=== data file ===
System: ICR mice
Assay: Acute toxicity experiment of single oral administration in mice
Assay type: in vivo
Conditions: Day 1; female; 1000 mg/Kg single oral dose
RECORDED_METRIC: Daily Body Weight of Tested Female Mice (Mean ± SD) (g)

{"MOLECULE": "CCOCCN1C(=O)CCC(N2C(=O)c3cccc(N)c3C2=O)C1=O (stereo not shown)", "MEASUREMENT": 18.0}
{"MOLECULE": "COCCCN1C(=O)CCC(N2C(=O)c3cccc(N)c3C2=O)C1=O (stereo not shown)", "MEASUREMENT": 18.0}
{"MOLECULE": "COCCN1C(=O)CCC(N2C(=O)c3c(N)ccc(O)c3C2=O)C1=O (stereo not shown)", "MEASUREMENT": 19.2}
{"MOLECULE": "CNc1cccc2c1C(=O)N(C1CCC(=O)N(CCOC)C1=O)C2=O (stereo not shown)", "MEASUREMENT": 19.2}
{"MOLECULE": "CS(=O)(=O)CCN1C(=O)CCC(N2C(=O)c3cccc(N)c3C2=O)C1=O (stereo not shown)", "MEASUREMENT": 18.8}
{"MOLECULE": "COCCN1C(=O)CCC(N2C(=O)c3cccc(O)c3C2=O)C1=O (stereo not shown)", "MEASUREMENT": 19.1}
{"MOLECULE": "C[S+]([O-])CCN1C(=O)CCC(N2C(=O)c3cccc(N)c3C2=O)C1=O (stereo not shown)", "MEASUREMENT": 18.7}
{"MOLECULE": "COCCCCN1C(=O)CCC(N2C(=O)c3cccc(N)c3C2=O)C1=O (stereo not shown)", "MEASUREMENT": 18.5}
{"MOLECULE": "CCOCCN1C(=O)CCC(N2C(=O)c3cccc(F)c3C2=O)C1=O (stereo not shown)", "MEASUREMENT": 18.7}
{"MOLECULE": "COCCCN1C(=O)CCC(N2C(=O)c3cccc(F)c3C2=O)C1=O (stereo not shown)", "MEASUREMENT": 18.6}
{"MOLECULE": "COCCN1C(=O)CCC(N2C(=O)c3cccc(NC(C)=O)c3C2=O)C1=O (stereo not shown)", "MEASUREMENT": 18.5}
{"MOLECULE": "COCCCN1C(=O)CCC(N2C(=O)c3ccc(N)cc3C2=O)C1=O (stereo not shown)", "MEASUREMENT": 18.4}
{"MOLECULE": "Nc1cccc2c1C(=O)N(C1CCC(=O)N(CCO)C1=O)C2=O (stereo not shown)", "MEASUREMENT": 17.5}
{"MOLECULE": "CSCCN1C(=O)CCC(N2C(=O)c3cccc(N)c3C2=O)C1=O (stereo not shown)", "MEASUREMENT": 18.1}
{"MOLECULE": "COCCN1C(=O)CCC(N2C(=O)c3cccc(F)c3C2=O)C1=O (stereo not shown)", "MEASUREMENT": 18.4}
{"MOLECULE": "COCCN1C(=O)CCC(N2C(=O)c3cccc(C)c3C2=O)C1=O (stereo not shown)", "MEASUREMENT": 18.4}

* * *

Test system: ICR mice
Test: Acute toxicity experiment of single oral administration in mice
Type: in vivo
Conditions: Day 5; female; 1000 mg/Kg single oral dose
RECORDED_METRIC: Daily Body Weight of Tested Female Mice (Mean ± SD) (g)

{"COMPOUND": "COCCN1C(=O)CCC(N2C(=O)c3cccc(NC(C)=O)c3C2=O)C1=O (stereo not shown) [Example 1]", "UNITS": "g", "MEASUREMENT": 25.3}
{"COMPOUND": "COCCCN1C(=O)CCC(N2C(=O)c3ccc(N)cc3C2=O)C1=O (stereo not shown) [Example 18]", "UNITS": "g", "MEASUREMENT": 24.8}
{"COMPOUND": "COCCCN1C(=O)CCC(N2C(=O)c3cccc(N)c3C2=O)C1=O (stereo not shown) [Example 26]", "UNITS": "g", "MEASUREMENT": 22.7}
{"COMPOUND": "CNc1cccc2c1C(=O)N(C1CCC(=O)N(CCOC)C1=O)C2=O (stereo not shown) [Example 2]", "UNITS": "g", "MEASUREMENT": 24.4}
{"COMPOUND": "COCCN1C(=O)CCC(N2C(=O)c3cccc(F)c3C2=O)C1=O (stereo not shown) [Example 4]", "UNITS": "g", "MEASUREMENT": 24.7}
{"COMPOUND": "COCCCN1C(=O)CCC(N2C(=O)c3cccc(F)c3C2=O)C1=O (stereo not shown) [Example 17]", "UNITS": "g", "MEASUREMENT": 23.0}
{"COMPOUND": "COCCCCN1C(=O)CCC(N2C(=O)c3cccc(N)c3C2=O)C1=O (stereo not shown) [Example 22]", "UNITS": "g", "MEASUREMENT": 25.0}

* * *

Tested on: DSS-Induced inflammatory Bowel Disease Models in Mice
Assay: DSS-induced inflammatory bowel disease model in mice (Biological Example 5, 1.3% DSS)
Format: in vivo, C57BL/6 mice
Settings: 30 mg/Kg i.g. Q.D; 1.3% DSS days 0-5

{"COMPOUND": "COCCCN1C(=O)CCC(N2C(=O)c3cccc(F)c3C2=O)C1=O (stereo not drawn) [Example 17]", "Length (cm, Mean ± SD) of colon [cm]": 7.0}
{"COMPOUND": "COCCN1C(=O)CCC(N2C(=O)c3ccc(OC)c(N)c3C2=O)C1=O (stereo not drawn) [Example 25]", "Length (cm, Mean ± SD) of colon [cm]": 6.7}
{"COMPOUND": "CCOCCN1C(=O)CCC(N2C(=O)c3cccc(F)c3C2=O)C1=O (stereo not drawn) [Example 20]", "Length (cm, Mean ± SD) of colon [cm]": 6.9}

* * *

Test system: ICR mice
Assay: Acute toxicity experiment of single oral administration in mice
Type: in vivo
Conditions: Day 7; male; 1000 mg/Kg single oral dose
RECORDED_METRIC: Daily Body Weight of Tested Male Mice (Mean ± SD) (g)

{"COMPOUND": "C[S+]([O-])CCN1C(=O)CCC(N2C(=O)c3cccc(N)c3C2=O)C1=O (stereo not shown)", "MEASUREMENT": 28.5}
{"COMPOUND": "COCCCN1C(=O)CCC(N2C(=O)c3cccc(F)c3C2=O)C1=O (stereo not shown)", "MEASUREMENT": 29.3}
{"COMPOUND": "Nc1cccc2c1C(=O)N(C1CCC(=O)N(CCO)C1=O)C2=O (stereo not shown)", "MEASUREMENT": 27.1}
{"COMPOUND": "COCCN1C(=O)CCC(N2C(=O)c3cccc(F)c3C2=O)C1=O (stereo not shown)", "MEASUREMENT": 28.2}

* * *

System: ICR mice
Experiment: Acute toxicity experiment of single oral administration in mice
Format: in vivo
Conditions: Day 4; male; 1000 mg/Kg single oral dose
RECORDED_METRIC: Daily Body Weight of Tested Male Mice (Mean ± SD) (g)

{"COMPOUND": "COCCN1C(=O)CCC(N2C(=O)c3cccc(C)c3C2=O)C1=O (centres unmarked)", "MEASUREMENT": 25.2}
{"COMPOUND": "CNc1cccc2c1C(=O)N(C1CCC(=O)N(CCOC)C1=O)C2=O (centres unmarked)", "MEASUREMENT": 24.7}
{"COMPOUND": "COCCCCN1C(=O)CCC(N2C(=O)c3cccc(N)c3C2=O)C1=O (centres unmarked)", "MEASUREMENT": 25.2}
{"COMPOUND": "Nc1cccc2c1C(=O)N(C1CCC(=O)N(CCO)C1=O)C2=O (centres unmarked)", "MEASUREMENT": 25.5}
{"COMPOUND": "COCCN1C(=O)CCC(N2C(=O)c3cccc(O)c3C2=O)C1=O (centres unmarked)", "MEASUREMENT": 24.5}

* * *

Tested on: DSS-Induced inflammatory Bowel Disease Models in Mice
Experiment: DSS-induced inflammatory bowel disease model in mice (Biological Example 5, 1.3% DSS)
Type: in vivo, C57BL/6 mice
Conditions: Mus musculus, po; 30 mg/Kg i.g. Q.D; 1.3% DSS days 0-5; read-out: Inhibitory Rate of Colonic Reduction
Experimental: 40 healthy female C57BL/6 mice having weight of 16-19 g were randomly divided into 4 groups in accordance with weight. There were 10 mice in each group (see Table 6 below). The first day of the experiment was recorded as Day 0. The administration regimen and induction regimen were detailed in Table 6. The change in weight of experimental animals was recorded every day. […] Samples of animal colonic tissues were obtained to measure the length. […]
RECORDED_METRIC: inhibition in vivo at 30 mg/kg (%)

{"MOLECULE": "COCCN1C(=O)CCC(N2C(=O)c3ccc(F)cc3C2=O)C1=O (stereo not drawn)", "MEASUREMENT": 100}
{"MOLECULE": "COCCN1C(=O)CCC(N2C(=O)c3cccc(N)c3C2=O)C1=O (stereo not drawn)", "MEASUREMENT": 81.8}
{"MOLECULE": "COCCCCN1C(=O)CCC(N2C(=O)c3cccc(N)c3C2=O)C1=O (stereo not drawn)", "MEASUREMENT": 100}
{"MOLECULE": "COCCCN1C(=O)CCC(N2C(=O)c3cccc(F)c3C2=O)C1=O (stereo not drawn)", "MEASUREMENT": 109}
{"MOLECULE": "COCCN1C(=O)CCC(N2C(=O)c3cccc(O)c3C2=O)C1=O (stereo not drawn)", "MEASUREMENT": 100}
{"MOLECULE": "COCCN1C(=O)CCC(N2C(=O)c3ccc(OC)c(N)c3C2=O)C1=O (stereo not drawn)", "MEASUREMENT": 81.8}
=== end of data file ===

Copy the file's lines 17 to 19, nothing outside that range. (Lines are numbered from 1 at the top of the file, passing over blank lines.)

{"MOLECULE": "COCCCN1C(=O)CCC(N2C(=O)c3ccc(N)cc3C2=O)C1=O (stereo not shown)", "MEASUREMENT": 18.4}
{"MOLECULE": "Nc1cccc2c1C(=O)N(C1CCC(=O)N(CCO)C1=O)C2=O (stereo not shown)", "MEASUREMENT": 17.5}
{"MOLECULE": "CSCCN1C(=O)CCC(N2C(=O)c3cccc(N)c3C2=O)C1=O (stereo not shown)", "MEASUREMENT": 18.1}